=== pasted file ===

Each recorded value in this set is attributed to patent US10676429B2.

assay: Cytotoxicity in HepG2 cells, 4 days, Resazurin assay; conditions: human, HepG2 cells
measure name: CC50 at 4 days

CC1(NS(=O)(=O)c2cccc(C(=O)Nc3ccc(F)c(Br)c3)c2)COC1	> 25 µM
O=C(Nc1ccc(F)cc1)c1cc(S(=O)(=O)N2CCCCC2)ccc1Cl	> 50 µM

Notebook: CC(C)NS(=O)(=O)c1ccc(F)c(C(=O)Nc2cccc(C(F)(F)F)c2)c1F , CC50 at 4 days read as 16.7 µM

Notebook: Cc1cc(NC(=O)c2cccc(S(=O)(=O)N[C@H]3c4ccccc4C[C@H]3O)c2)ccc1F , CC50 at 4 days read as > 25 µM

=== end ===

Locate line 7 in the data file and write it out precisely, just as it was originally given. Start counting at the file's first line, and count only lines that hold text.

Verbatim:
Notebook: Cc1cc(NC(=O)c2cccc(S(=O)(=O)N[C@H]3c4ccccc4C[C@H]3O)c2)ccc1F , CC50 at 4 days read as > 25 µM